Serail.write appears to be sending strange values

I am troubleshooting a project that was working but has stopped making the required communication to a MIDI board. I have an Arduino that was sending MIDI commands to a MIDI keyboard. The communication is serial from the Tx pin on the Arduino. MIDI protocol is an asynchronous serial interface. The baud rate is 31.25 Kbaud (+/- 1%). There is 1 start bit, 8 data bits, and 1 stop bit (ie, 10 bits total). The MIDI command code requires serial bytes to be sent.
My MIDI keyboard stopped responding to input from the Arduino setup. I have tested using 3 different Arduinos and 2 separate MIDI boards I no longer get any response from setup. It seams I have ruled out hardware issue as I have changed everything in the setup. I tried several serial monitors and get what appear to be the same results.

I set up a CP2102 module to bridge the Arduino serial output to USB. I established a communication to a windows 10 PC. I reset the baud rate and tested the connection at 9600, 14400,31250 baud and get the same results. I have used the Arduino serial monitor, putty, and CoolTerm to try and determine what the micro is sending. I have rewritten the Arduino code so that only a minimal amount of code remains for the tests. This is the entire code I am now using for the tests. I have

  #include <SoftwareSerial.h>

  void noteSend(byte cmd, byte data1, byte data2) {
   Serial.write(cmd);
   Serial.write(data1);
   Serial.write(data2);
  }

  void setup() {
   Serial.begin(9600); 
   }

   void loop() {
  for(byte i=60;i<75;i++) 
 {
    noteSend(0x90, i, 0X7F);
   delay(500);
   noteSend(0x80, i, 0);
    delay(1500);
  } 
  }

Using the View Hex feature available on CoolTerm I can see the hex values of the data received. I do not understand what is causing the unexpected values.

This is what I am seeing for HEX values from the serial on the Arduino.

90 3C FF 00 3C 00 90 3D FF 00 3D 00 90 3E FF 00 3E 00 ...

Most of the values are what I was expecting . However every instance of Serial.write (0x80) is showing as 00, Serialwrite(0X7F) are showing as FF. also 64 dec (hex 40) show as hex 80

I have attempted everything I can think of to remedy this issue. I don't know what else to try.
.

Which?

so you don't even use SoftwareSerial, just Serial for the test. what do you see in a binary compatible terminal, at 9600 bauds if you run this code?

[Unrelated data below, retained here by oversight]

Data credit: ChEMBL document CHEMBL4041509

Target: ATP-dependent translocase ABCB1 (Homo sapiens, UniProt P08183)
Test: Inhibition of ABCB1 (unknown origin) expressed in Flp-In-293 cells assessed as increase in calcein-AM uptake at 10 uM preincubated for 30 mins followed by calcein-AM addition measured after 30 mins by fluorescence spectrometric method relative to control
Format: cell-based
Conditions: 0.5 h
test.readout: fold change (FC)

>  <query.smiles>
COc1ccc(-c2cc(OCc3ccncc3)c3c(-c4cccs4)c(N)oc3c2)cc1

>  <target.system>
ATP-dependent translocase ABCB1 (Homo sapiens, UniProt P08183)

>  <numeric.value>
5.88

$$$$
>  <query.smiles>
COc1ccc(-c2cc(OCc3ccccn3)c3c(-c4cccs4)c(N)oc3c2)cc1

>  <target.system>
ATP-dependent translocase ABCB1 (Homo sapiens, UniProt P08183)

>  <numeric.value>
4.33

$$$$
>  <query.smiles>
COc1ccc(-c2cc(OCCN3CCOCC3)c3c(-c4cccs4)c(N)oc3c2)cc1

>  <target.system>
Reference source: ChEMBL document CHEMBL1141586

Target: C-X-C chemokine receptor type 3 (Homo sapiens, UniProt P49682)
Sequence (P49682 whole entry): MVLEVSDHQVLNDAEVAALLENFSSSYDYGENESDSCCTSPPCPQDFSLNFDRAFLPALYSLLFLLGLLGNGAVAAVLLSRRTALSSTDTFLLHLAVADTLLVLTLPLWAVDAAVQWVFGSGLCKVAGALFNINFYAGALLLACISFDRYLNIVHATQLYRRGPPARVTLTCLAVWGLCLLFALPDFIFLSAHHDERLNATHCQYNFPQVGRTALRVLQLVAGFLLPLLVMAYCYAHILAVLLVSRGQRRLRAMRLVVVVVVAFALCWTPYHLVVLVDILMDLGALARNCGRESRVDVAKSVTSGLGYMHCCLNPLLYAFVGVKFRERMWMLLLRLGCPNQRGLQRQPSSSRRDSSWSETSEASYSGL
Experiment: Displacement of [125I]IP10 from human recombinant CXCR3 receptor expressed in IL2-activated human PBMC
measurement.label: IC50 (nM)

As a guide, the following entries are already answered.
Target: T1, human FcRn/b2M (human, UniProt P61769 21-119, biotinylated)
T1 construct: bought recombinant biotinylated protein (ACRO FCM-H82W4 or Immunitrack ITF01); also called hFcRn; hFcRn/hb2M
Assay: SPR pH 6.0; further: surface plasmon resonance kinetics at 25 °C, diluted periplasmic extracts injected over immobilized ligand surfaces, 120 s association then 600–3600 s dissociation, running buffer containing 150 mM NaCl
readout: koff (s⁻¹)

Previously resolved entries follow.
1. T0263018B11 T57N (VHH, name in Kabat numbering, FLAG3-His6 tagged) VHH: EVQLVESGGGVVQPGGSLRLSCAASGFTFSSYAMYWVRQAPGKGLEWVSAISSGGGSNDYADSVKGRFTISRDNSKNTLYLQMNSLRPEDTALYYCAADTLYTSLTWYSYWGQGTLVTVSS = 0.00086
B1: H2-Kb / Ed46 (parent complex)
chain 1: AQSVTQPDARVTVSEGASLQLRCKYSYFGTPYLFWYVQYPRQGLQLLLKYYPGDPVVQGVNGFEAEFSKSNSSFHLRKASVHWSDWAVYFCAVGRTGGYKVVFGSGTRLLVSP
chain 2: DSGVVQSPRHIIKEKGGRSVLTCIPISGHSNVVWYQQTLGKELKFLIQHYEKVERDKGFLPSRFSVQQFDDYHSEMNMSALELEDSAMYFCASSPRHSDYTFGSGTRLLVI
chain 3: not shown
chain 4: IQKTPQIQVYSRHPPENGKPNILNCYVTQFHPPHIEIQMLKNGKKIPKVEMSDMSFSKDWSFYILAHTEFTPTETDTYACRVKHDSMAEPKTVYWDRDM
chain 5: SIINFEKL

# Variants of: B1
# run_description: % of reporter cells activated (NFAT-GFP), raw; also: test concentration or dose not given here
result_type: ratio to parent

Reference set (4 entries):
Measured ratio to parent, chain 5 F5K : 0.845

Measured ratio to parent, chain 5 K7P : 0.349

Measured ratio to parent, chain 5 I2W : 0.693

void setup() {
  Serial.begin(9600);
  Serial.write(0x80);
  Serial.write(0x7F);
  Serial.write(0x40);
}

void loop() {}

coolterm shows all is working fine in my setup (of course nothing connected to pins 0 and 1, just the USB cable to my UNO):

have you tried a more conventional approach which produces

903C7F 803C0
903D7F 803D0
903E7F 803E0
903F7F 803F0
90407F 80400
90417F 80410
90427F 80420
90437F 80430
90447F 80440
90457F 80450
90467F 80460
90477F 80470
#include <SoftwareSerial.h>
void noteSend(byte cmd, byte data1, byte data2) {
#if 0
    Serial.write(cmd);
    Serial.write(data1);
    Serial.write(data2);
#else
    Serial.print(cmd, HEX);
    Serial.print(data1, HEX);
    Serial.print(data2, HEX);
#endif
}

void setup() {
    Serial.begin(9600);
}
void loop() {
    for(byte i=60;i<75;i++)
    {
        noteSend(0x90, i, 0X7F);
        delay(500);

        Serial.print (" ");

        noteSend(0x80, i, 0);
        delay(1500);

        Serial.println ();
    }
}

which Arduino ? Well! to by more accurate. I originally was using a mini pro 16- 5volt. and later switched the system over to an Atmel 328P microprocessor. supported by a voltage regulator with power supply capacitors and a 14.7456MHZ crystal.

I now see that the issue originates from using the Arduino IDE to code on a bare bones processor. A practice I have done before without any issues. I may have to change all my code to C

this simple code

       void setup() {
         Serial.begin(9600);
         Serial.write(0x80);
         Serial.write(0x7F);
         Serial.write(0x40);
       }

      void loop() {}

shows this .
image

if you are using the standard "UNO" type target to compile and upload the code, the expected frequency is 16MHz. This is probably enough to mess up the baud rate timing and creating the issue you see.

I will switch to a 16 MhZ crystal and try it again. Thanks I had overlooked that obvious error on my part. I have to go now I will try this when I get a chance .

my output from the code suggested by gcjr
image

Thanks again J-M-L.

All I had to do is match up the crystal and the baud register bits.

I always felt that the solution was just some simple mistake that I had made but was failing to recognize. Sure enough I forgot about the USART baud register bits at UBRRnH and UBRRnL. I typically would have set that register when coding in C. I completely forgot about them for this project that I coded in Arduino IDE. I swapped out the crystal to 16MhZ on the project board and everything appears to be working again.

Actual! I am now wandering how and why the system was ever working as well as it once did with the crystal not matching up with the baud register settings.

Anyway it is working again and all is well. I greatly appreciate the help.

1 Like

Good to hear!
Have fun